Den's TeaEdit Company
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Recent Tasting Notes
This tea keeps reminding me of something and after two cups of it tonight I think I know what it is. It has that bran-like flavour that you get from brown rice or maybe whole wheat bread, combined with a bit of “green”-ness and a touch of charred/roasted corn.
The wet leaves in the bottom of the strainer actually look like little bits of charred wood instead of resembling anything remotely leaf-like. It resteeps very well though, the second cup being almost identical in taste and strength to the first.
Well this is the first cup of tea I’ve had in several days. I got a really nasty stomach bug and I couldn’t keep anything down so the only things I was consuming were Gatorade and water. D:
But anyways, this is quite a robust tea yet not harsh in flavour. It’s strong enough to wake me up but (hopefully) not so strong that it’ll upset my still-tender stomach.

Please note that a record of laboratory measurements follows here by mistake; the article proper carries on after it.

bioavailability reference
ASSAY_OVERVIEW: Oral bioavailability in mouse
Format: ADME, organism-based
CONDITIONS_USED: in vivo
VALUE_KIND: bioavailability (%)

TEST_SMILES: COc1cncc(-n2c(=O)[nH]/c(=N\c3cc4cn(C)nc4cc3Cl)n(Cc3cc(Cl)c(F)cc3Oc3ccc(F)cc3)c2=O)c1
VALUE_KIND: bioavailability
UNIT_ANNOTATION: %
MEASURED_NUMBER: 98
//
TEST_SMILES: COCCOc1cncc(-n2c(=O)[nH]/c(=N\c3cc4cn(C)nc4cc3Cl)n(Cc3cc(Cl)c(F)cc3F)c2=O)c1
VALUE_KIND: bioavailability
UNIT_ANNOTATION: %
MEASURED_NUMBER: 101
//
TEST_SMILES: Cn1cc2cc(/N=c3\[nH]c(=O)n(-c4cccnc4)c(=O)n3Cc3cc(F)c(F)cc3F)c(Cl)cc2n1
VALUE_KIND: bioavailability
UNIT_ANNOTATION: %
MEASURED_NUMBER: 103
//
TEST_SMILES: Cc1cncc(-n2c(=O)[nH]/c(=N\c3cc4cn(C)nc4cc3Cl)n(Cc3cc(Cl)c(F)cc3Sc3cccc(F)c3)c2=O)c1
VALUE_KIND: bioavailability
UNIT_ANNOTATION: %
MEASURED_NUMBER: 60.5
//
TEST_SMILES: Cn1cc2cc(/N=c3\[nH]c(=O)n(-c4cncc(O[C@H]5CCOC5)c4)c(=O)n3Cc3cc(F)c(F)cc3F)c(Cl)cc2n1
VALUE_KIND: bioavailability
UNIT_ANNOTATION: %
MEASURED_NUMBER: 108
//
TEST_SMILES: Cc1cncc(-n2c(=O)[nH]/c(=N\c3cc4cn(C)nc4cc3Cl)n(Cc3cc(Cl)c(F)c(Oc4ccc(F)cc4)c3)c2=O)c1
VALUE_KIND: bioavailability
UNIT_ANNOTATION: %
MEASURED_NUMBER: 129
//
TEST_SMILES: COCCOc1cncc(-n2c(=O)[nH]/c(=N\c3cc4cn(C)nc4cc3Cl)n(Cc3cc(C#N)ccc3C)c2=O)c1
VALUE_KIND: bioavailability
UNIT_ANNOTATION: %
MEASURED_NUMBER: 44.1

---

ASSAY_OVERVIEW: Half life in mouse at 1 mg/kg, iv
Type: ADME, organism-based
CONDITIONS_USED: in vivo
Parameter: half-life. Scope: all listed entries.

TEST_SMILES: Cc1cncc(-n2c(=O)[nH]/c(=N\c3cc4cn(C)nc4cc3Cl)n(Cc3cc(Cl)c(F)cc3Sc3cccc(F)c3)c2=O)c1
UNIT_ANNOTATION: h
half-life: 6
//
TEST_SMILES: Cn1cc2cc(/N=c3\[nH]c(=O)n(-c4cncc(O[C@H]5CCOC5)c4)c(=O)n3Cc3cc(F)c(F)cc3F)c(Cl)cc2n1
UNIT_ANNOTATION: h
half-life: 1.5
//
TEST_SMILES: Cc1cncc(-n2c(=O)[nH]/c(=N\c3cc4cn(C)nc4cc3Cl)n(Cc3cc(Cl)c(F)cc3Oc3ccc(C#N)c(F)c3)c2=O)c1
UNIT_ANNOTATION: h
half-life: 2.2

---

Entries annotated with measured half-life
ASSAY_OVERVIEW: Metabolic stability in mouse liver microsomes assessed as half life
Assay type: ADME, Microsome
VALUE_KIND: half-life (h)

This tea is very dark-looking to the extent that it could pass for a black tea. Having learned my lesson with the NecessiTea’s Strawberry Shortcake I made sure to research the recommended steeping time/temp before I started. I am surprised that Den’s Teas recommends using boiling water but it is a pretty robust tea for a japanese green.
Looking at the tea I can see how it got the ‘Gold’ part of its name. The taste is a bit like a genmaicha but without the malted, grainy quality. There’s a hint of…not quite charcoal but something like it in the flavour.
The second steep @ 15 seconds is smoother and slightly sweeter.
I have nothing to compare this tea against but it’s interesting and certainly not objectionable.
I got my Den’s Green Tea Sampler for Novices today! I was so impressed with what was inside that little box: 4 samples of loose-leaf tea, 2 tea bags, 2 paper filter bags, a catalog, order form, pamphlet about Den’s Tea, a sheet of brewing instructions, and a large booklet all about the health benefits of green tea. If anyone doesn’t know, this was all for $3, with free shipping. Such a great deal.
So this was not only my first time with Den’s Tea, but my first time with an unflavored green as well. It took me a while to get over my fear of grassiness, but I’ve gotta take that plunge sometime, right? I didn’t know which tea to start with, so I plunged my hand into the samples and picked a random one.